Opinion | Pharmaceutical companies do have a morality crisis

Why does the industry raise drug prices exorbitantly here — yet not in other countries? A 2021 Rand report found that prescription drug prices in the United States were more than twice those in 32 other nations.

A 2020 House Oversight Committee report found pricing decisions here driven by revenue and earnings goals and as a tool to boost profits. The committee revealed, for instance, that the cost of a multiple sclerosis drug was increased in the United States by 60 percent when its manufacturer faced pressure to reduce its price in Europe. And a cancer drug’s price had increased more than 20 times since its launch in 2005, while company profits rose to an astounding $4 billion in 2018.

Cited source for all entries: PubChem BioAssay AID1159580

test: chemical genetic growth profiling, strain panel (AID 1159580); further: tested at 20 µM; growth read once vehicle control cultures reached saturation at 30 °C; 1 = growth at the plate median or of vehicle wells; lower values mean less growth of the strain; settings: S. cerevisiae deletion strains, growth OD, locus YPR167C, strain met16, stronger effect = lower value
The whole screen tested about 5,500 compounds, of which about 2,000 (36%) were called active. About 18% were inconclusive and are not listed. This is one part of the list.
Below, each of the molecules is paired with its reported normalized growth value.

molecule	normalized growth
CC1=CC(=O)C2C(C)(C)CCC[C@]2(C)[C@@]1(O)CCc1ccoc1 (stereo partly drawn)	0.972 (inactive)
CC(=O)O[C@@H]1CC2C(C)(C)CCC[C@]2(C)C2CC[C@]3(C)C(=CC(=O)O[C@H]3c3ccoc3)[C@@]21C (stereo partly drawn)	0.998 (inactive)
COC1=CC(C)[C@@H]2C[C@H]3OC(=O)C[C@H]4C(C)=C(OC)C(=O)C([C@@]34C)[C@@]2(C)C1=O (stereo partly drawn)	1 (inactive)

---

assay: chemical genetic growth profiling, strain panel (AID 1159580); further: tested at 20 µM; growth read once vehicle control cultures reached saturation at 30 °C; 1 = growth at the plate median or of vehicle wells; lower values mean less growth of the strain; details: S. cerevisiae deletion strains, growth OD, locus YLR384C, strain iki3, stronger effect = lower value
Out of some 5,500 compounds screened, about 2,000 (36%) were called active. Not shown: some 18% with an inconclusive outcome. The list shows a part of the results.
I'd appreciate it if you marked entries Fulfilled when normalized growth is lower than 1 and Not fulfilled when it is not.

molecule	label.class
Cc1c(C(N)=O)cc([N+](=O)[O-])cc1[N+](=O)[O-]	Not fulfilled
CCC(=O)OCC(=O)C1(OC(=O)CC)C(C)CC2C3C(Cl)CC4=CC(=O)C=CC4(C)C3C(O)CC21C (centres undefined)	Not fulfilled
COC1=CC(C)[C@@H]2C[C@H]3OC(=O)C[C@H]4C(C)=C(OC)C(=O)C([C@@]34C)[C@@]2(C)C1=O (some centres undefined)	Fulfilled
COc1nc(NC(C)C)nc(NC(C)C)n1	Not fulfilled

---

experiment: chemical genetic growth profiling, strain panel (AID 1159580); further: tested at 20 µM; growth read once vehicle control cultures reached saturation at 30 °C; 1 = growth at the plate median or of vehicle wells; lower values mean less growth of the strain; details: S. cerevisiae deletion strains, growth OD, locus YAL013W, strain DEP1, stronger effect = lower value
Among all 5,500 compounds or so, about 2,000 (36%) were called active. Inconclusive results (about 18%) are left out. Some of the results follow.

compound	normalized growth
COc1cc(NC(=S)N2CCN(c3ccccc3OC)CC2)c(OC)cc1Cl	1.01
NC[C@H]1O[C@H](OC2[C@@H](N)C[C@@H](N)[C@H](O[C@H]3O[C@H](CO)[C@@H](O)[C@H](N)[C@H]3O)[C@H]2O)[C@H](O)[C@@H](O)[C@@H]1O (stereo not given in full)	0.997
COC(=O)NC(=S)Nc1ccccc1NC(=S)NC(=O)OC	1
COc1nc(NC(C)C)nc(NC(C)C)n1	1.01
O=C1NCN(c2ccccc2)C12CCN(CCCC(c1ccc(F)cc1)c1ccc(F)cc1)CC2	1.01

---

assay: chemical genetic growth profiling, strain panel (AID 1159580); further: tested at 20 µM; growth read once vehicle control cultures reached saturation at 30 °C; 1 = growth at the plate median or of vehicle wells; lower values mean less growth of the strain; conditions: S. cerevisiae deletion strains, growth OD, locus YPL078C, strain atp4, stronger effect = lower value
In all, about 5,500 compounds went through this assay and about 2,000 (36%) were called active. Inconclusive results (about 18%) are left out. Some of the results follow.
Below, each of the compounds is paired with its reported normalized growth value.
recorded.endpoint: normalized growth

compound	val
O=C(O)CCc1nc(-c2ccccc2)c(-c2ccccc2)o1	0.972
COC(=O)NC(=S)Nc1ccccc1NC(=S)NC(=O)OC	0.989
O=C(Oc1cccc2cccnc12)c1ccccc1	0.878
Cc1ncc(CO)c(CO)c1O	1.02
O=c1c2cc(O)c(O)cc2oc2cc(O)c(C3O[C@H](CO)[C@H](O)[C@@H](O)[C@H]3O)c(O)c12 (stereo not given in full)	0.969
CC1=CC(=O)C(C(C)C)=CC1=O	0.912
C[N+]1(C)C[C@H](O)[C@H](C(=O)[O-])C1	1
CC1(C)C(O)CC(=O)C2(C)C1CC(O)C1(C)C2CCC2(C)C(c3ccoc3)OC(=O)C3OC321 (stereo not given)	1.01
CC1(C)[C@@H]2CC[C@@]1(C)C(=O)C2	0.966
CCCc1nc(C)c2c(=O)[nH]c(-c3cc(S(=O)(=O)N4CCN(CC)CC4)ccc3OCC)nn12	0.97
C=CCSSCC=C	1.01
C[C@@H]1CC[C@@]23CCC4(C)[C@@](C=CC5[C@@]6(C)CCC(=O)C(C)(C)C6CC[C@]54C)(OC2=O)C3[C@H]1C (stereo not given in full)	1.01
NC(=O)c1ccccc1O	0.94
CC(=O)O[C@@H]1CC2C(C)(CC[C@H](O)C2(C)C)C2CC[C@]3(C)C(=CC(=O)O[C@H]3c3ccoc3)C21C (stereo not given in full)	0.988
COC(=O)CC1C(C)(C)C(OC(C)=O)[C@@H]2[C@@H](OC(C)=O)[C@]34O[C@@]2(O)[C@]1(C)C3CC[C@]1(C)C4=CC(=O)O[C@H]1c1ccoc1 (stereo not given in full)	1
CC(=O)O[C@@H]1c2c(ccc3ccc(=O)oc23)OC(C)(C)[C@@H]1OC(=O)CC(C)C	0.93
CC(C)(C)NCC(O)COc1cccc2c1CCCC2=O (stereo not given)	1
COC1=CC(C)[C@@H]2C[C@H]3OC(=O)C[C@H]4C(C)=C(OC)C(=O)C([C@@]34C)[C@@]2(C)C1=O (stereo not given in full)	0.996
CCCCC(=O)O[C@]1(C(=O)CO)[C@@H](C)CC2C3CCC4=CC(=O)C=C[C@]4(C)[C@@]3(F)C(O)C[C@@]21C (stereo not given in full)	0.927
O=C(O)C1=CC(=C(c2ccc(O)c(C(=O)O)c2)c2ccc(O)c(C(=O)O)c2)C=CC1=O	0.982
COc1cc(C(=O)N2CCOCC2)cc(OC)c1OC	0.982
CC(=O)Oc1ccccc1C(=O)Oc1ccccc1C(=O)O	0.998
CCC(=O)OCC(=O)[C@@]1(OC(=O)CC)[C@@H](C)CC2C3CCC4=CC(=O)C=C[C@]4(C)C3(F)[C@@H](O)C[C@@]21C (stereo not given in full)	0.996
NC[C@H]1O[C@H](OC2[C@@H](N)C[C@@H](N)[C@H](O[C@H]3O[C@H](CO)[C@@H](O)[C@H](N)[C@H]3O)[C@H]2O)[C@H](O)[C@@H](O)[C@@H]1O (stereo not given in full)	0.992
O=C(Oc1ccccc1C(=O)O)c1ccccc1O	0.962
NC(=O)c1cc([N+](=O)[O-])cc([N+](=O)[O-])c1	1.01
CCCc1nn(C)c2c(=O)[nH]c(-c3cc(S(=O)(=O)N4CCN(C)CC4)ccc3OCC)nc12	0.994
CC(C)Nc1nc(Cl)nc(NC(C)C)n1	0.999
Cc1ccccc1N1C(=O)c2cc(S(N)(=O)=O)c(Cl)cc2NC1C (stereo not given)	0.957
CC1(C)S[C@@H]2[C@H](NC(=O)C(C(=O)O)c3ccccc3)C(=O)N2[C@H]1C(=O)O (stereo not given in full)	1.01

A major problem has been that the 2003 Medicare Part D Law, thanks to the industry, had prohibited Medicare from negotiating prices on behalf of beneficiaries. But even when this restriction was lifted in the Inflation Reduction Act of 2022, the industry prevailed: Price negotiations were allowed only sparingly, with just 60 drugs permitted by the end of this decade, and only 20 more each year thereafter.

And, according to the public interest nonprofit The Initiative for Medicines, Access, and Knowledge, drugmakers abuse the U.S. patent system by amassing hundreds of patents that must be cleared before generics can come to market. Without competition, the price of drugs increases mercilessly.

Our nation is faced with an industry “morality crisis” of huge proportions. Priority goes not to the welfare of Americans but to the financial well-being of the pharmaceutical industry. Congress must act now.

Nancy J. Herin, Rockville

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